Training for The Race

We had one month to train for the Race from the time we were told we were selected to when we would leave for Los Angeles (orientation, meetings, bag checks, etc).  That meant trying everything and anything we could to get familiar with various tasks and each other. Unlike other teams that would have years, if not lifetime relationships, we had only known each other and dated for slightly over a year.

We decided that every day we would train at least 30 minutes with our packs including weight.  That meant at the gym on the treadmill or stair climber, or outside on the stairs, or on the beach.  Some days we did interval runs and others was just traditional hiking.  But in either case we got used to the weight, to the fit and to the fatigue of a weighted down backpack.

Other activities that we did just one time (just for familiarity and in the event they could show up on the race) were kayaking, rock climbing, and rappelling.

Some activities we did repeatedly to get in better physical shape and learn the proper technique, swimming, cycling, pilates and plyometric cross training.

And then there were the things we did in mental preparation – learning how to tie knots, map reading, compass reading, mental games, puzzles and brain teasers. Oh, and we watched every single episode of seasons 12-20.  Then we re-watched 20 again.  We had a feeling that because of the success of season 20, our season might have similarities.

Finally, Abbie never had learned how to drive a stick shift. So for a few hours every week we borrowed her sister’s boyfriend’s car, a 1990 Toyota Camry, and she practiced on side streets and highways.  This was by far the bane of our relationship for the better part of 4 weeks.  Every fight or argument we had seemed to revolve around stop-starts and the concept of down shifting.  This may have been our greatest preparation for the race – not the actual mastering of the stick shift, but how we learned to manage emotions, feelings and the right and wrong ways to argue discuss.


Training Jui Jitsu

Jiu Jitsu is not just a martial art. It’s not just a method of self – defense. I study Jui Jitsu because it allows me to escape into another realm of consciousness.  For one hour, almost every day, I put on the gi, and I learn this beautiful art.  When I’m training, my mind is “off” as most people would say, but for me its actually “on.”  Whatever stress or anxiety or concerns that have filled my head that day, they are removed entirely from my thoughts. I study the technique and practice it and repeat.  I then train, freely, flowing with my partner until submission or time stoppage.  I repeat that over and over and over.  When I am finished I am somewhat reborn. Those stresses and anxieties and conerns may still exist but their impact is reduced.  My approach to them may be clearer.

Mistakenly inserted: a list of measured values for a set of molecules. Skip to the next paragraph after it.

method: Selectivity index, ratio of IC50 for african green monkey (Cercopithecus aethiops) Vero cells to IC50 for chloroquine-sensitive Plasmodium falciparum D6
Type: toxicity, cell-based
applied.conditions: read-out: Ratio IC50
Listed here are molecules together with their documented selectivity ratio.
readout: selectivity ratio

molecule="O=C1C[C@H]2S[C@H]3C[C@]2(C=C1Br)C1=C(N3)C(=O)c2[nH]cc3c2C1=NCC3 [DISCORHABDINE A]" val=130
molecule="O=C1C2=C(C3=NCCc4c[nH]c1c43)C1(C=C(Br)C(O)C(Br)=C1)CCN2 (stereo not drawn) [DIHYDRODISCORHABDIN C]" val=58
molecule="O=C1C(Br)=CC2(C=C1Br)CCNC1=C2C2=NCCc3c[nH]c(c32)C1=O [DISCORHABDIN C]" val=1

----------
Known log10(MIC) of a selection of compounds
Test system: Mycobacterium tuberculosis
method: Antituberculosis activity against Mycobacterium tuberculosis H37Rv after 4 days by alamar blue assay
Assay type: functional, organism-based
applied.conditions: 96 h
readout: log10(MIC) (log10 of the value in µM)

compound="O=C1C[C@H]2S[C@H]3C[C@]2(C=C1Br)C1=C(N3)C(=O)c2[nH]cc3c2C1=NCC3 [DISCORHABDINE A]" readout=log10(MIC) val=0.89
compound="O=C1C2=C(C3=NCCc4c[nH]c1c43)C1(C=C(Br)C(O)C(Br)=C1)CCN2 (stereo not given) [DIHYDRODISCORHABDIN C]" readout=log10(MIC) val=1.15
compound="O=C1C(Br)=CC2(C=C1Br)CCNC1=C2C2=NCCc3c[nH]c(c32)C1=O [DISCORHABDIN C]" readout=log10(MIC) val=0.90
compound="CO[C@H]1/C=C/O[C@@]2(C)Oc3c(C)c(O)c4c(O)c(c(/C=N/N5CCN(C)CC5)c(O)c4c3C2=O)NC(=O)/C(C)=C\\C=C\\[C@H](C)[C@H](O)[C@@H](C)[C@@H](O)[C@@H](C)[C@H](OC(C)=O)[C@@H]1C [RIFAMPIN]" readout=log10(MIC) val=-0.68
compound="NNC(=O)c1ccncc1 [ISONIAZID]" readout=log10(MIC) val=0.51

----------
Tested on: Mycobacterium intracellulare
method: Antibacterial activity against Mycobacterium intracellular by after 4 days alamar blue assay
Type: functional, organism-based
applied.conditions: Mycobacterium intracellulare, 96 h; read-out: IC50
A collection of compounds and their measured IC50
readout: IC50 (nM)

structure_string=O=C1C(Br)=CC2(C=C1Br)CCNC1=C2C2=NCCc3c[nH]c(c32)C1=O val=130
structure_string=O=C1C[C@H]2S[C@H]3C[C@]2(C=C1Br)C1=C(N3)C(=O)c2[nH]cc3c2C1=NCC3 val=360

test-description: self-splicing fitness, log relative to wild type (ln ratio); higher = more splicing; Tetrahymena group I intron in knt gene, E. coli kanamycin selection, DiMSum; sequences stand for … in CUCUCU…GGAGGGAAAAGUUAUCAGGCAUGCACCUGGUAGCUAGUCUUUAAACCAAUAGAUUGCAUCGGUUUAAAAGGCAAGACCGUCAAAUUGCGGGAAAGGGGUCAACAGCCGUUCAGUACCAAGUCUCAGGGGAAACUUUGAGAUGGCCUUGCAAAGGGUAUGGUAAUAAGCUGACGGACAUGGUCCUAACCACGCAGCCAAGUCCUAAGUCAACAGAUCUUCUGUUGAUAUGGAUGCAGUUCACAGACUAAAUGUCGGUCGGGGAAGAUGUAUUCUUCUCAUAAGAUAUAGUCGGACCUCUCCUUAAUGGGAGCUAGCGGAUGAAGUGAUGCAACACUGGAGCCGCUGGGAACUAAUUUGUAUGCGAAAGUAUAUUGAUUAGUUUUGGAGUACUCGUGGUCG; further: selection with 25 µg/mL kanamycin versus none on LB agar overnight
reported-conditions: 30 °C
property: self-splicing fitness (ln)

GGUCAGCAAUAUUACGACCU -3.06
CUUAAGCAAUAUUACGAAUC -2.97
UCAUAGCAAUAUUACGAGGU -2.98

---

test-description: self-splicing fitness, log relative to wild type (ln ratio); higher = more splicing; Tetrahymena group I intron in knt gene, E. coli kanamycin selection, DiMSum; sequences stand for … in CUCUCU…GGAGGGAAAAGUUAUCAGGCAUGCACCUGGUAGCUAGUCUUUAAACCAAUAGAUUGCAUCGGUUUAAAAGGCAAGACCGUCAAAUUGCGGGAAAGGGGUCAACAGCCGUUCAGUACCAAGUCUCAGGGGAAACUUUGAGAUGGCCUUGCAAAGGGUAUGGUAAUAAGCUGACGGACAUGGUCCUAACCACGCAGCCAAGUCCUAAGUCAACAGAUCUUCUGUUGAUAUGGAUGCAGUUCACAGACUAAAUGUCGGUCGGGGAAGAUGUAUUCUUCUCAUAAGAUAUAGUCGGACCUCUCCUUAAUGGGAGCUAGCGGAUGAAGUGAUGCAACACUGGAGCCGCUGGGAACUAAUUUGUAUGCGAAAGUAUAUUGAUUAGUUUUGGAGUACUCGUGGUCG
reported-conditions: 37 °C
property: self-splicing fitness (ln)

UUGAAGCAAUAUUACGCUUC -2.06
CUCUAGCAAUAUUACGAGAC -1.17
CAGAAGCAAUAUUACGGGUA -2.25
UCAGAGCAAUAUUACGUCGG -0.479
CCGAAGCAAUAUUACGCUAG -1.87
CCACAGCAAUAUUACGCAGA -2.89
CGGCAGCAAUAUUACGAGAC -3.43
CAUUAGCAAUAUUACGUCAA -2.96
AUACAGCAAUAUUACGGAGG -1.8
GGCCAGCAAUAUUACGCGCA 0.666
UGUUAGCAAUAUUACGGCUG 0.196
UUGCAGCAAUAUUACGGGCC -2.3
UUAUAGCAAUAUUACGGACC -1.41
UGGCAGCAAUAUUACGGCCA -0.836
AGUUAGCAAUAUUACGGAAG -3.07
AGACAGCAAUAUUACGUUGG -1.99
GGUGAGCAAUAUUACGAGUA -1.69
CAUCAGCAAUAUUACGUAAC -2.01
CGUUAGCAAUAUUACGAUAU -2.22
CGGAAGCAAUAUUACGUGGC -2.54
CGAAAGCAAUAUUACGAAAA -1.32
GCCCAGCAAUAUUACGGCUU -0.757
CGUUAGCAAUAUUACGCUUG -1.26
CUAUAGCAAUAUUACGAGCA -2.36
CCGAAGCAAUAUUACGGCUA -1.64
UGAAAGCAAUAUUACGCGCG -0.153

I then take these hours of mat time, training and learning and improving to competitions.  There is no greater adrenaline rush than standing across the mat from your opponent, man to man, ready to engage in a battle of strength, technique, speed and determination to win.

I would like to think one day I will master this sport, but that’s not possible.  So I will spend every day trying.

Starting a New Business

I’ve had the good fortune of forming and branding and operating a globally recognized and well reputed financial services firm.  With employees and a business partner that thoroughly understand and embrace our clients and their needs, the company has thrived since 2008.  In that time I have come across little nuggets of wisdom, usually learned through a failure on some level. Of course success has been rewarding and I embrace success more than failure (who doesn’t?) but it was those failures that have opened my eyes and guided our development as a company.

In the coming year I am excited about the launch of two new businesses. I will rely heavily on my own experiences with the financial services firm in order to pave a similar, and hopefully even more profitable path.  I am looking forward to sharing some of those moments of success and times of failure and their lessons with you.